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The sub-branch of history that is known by the ambiguous (and frightening to undergraduates, cats, and many mainstream academics) name “historiography” seems to be undergoing a Renaissance at the moment.
Ask a historian of demonology to review a biography of an astrologer. It seemed like a good idea when the invitation arrived, and I happily consented. What could possibly go wrong? The subject seemed interesting.
A. C. Grayling's latest book claims that the modern mind emerged from a series of events which took place, and ideas which materialised, in the 17th century. The Age of Genius argues that the forces of democracy, secularism, enlightenment and science triumphed at this time over divine-right monarchy, religious faith, ignorance and tradition.
Radical Enlightenment: Philosophy and the Making of Modernity 1650–1750 (Oxford, 2001); Enlightenment Contested: Philosophy, Modernity and the Emancipation of Man 1670–1752 (Oxford, 2006); Democratic Enlightenment: Philosophy, Revolution and Human Rights 1750–1790 (Oxford, 2011); Revolutionary Ideas: an Intellectual History of the French Revolution from the Rights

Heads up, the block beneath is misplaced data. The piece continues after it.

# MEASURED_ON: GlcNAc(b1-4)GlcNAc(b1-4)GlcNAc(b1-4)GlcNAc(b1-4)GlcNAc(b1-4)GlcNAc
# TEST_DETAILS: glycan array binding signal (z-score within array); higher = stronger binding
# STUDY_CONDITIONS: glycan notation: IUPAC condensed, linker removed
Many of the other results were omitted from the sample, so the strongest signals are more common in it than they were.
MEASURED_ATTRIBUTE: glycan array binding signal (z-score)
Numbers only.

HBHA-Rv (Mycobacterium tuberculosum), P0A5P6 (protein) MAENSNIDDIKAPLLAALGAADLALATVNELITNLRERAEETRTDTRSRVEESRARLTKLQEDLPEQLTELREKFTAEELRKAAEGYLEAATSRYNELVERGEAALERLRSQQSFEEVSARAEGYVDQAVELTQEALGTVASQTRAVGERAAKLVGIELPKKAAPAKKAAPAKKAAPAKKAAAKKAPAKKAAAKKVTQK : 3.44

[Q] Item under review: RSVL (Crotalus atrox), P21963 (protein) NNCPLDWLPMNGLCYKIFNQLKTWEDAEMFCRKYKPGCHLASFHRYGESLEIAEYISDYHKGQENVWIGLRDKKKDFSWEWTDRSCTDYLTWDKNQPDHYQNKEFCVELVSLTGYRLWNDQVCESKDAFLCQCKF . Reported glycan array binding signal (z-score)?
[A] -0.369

This impressively erudite, well researched, and eloquently written book by Joan Pau Rubiés analyses the development of Iberian and Italian travellers' accounts of south India over three hundred years.